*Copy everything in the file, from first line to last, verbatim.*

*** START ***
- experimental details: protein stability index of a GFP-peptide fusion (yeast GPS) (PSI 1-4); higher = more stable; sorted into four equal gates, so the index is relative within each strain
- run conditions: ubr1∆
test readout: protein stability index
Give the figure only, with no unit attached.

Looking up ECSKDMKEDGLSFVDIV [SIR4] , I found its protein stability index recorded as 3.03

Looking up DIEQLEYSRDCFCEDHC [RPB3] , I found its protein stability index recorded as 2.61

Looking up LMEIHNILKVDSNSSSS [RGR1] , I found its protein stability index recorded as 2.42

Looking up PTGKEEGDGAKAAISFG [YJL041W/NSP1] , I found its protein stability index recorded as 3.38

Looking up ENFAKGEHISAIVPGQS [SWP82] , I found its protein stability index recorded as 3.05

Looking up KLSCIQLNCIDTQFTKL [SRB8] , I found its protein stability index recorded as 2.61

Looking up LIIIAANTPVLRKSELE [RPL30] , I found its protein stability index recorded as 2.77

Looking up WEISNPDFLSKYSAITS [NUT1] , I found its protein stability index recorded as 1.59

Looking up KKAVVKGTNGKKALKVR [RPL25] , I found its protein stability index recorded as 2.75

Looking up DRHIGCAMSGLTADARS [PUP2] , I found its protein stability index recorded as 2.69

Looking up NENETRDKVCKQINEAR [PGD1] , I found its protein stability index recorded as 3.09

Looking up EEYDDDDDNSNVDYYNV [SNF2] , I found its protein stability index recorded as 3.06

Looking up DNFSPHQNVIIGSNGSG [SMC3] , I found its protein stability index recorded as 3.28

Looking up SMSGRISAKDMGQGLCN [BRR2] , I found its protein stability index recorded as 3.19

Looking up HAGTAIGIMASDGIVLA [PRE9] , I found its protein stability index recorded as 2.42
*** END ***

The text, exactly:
- experimental details: protein stability index of a GFP-peptide fusion (yeast GPS) (PSI 1-4); higher = more stable; sorted into four equal gates, so the index is relative within each strain
- run conditions: ubr1∆
test readout: protein stability index
Give the figure only, with no unit attached.

Looking up ECSKDMKEDGLSFVDIV [SIR4] , I found its protein stability index recorded as 3.03

Looking up DIEQLEYSRDCFCEDHC [RPB3] , I found its protein stability index recorded as 2.61

Looking up LMEIHNILKVDSNSSSS [RGR1] , I found its protein stability index recorded as 2.42

Looking up PTGKEEGDGAKAAISFG [YJL041W/NSP1] , I found its protein stability index recorded as 3.38

Looking up ENFAKGEHISAIVPGQS [SWP82] , I found its protein stability index recorded as 3.05

Looking up KLSCIQLNCIDTQFTKL [SRB8] , I found its protein stability index recorded as 2.61

Looking up LIIIAANTPVLRKSELE [RPL30] , I found its protein stability index recorded as 2.77

Looking up WEISNPDFLSKYSAITS [NUT1] , I found its protein stability index recorded as 1.59

Looking up KKAVVKGTNGKKALKVR [RPL25] , I found its protein stability index recorded as 2.75

Looking up DRHIGCAMSGLTADARS [PUP2] , I found its protein stability index recorded as 2.69

Looking up NENETRDKVCKQINEAR [PGD1] , I found its protein stability index recorded as 3.09

Looking up EEYDDDDDNSNVDYYNV [SNF2] , I found its protein stability index recorded as 3.06

Looking up DNFSPHQNVIIGSNGSG [SMC3] , I found its protein stability index recorded as 3.28

Looking up SMSGRISAKDMGQGLCN [BRR2] , I found its protein stability index recorded as 3.19

Looking up HAGTAIGIMASDGIVLA [PRE9] , I found its protein stability index recorded as 2.42